“Hey Teresa, can I buy you a beer?” This was a safe question in the mid-eighties. Beer was cheap. Miller or Bud, maybe a Heineken for an extra fifty cents. No getting blind-sided with a Dogfish Head IPA or a Troegs Mad Elf at eight bucks a bottle. It was a simpler time. Beer was refreshing, maybe a way to a buzz. For flavor, you ate food.
Part Blondie, part Patty Smith with a sprinkling of jazz thrown in. I never understood why Teresa didn't break out into a national act. Her recordings were clean and professional. Her stage presence, charismatic and assured. She was the real-deal. And she was playing in a shitty little bar to forty people. Half of them the group I came with. She was about to call it quits. But right now, she was having a beer – with me.
Before she packed it in, she rebooted. She took one last shot at stardom, at a music career. She created Urban Burlesque. An attempt to catch that metal/punk wave swelling at the end of the eighties. Bands like L7, an all-girl heavy metal group with a strong punk following. Joan Jett, rising from her ashes with yet another hit and now a heavy metal sound. Teresa put out a single, a pair of songs clearly worthy of airplay. She moved to California to make it big. And I never heard of her again.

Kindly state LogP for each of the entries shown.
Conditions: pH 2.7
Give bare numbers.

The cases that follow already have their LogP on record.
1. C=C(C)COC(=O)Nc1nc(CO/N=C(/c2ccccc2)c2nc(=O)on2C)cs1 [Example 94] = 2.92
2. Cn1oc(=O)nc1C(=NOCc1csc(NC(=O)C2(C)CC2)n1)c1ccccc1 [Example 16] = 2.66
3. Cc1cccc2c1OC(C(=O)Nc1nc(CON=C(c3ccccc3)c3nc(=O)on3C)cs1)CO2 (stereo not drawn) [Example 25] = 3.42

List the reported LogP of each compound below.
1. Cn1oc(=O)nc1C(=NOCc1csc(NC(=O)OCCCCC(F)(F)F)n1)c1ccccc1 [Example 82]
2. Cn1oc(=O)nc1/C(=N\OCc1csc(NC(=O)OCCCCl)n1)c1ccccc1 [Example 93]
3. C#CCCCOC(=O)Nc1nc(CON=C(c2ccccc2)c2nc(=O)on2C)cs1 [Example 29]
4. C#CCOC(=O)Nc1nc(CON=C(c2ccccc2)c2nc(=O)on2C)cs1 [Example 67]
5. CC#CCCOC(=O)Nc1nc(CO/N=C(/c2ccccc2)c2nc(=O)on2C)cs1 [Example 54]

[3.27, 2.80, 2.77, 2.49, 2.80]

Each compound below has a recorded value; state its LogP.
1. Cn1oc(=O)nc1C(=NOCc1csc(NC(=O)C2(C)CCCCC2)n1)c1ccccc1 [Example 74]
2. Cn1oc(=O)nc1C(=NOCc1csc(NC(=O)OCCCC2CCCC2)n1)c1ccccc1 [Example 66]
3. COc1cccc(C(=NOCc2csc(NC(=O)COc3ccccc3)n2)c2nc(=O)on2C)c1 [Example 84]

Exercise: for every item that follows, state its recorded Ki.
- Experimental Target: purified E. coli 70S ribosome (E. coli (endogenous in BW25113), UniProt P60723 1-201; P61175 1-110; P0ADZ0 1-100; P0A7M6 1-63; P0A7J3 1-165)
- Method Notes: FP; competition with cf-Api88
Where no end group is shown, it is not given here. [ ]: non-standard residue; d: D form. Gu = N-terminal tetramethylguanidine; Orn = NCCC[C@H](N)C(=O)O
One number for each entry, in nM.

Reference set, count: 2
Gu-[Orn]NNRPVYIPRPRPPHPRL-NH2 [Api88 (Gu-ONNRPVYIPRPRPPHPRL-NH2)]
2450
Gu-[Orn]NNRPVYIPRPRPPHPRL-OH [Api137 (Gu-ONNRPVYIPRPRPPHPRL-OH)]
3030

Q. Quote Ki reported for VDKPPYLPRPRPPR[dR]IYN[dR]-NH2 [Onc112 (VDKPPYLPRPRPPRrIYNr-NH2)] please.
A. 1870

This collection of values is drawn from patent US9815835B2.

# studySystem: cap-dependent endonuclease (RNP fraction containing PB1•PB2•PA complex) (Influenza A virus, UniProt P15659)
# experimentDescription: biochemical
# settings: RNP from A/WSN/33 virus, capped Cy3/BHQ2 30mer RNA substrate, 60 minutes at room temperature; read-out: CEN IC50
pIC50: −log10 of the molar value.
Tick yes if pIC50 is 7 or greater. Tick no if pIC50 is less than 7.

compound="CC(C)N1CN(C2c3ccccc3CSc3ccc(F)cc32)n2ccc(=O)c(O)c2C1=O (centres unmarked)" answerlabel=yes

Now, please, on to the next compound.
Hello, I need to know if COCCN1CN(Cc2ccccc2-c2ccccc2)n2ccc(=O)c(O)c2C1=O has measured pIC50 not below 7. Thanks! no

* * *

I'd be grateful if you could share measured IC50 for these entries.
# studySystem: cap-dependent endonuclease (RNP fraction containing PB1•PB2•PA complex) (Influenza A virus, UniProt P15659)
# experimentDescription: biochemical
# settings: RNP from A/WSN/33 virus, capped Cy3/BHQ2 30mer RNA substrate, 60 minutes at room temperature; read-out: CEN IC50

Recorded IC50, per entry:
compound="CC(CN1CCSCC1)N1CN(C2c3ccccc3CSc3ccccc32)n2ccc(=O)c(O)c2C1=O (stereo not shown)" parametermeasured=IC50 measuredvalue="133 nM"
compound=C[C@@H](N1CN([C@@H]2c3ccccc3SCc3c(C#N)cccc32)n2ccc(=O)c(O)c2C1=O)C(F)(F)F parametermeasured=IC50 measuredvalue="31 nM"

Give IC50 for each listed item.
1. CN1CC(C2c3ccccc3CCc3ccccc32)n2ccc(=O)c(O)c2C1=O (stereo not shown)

And not for lack of effort.
Once the world wide web was up and running, anonymity became difficult. Everything is on the web. Anyone with any notoriety at all is on Wikipedia. My father, a mid-level government appointee for a few years under the George H.W. Bush administration has a Wiki page. Anyone who ever recorded anything, including my 9 year old son, is on Youtube. When I google myself, my life comes up. Past jobs, my resume, road-race times, quotes made to the newspaper. But not Teresa Gunn. Until very recently. It took almost two decades for her to show up.